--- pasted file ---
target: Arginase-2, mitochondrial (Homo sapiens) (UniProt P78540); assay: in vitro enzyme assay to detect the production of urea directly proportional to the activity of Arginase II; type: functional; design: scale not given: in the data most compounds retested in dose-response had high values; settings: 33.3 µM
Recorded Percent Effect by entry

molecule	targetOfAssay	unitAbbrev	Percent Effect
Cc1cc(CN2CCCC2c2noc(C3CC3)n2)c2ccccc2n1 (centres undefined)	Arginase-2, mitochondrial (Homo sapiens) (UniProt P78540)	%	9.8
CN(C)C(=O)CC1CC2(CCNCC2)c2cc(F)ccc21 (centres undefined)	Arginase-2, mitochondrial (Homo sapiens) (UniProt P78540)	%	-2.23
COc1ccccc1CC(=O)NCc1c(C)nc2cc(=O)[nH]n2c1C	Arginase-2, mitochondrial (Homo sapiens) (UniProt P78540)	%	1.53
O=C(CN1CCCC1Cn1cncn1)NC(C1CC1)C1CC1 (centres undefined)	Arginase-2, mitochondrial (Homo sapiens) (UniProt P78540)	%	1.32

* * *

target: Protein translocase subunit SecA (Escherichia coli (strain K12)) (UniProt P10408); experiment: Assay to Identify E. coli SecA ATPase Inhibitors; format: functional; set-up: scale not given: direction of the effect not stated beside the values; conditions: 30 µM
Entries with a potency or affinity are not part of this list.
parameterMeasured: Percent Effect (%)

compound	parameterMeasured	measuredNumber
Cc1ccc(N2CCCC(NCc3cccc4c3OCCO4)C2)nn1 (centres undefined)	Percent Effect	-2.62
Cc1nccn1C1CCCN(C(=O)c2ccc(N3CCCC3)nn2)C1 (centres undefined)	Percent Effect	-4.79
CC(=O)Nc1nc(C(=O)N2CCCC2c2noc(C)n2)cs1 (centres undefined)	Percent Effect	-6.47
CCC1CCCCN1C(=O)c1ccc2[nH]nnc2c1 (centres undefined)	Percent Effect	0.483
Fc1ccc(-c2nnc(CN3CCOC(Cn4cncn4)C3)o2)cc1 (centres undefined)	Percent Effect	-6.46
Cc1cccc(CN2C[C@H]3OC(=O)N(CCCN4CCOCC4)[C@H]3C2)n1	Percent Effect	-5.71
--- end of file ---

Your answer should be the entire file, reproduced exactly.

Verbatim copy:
target: Arginase-2, mitochondrial (Homo sapiens) (UniProt P78540); assay: in vitro enzyme assay to detect the production of urea directly proportional to the activity of Arginase II; type: functional; design: scale not given: in the data most compounds retested in dose-response had high values; settings: 33.3 µM
Recorded Percent Effect by entry

molecule	targetOfAssay	unitAbbrev	Percent Effect
Cc1cc(CN2CCCC2c2noc(C3CC3)n2)c2ccccc2n1 (centres undefined)	Arginase-2, mitochondrial (Homo sapiens) (UniProt P78540)	%	9.8
CN(C)C(=O)CC1CC2(CCNCC2)c2cc(F)ccc21 (centres undefined)	Arginase-2, mitochondrial (Homo sapiens) (UniProt P78540)	%	-2.23
COc1ccccc1CC(=O)NCc1c(C)nc2cc(=O)[nH]n2c1C	Arginase-2, mitochondrial (Homo sapiens) (UniProt P78540)	%	1.53
O=C(CN1CCCC1Cn1cncn1)NC(C1CC1)C1CC1 (centres undefined)	Arginase-2, mitochondrial (Homo sapiens) (UniProt P78540)	%	1.32

* * *

target: Protein translocase subunit SecA (Escherichia coli (strain K12)) (UniProt P10408); experiment: Assay to Identify E. coli SecA ATPase Inhibitors; format: functional; set-up: scale not given: direction of the effect not stated beside the values; conditions: 30 µM
Entries with a potency or affinity are not part of this list.
parameterMeasured: Percent Effect (%)

compound	parameterMeasured	measuredNumber
Cc1ccc(N2CCCC(NCc3cccc4c3OCCO4)C2)nn1 (centres undefined)	Percent Effect	-2.62
Cc1nccn1C1CCCN(C(=O)c2ccc(N3CCCC3)nn2)C1 (centres undefined)	Percent Effect	-4.79
CC(=O)Nc1nc(C(=O)N2CCCC2c2noc(C)n2)cs1 (centres undefined)	Percent Effect	-6.47
CCC1CCCCN1C(=O)c1ccc2[nH]nnc2c1 (centres undefined)	Percent Effect	0.483
Fc1ccc(-c2nnc(CN3CCOC(Cn4cncn4)C3)o2)cc1 (centres undefined)	Percent Effect	-6.46
Cc1cccc(CN2C[C@H]3OC(=O)N(CCCN4CCOCC4)[C@H]3C2)n1	Percent Effect	-5.71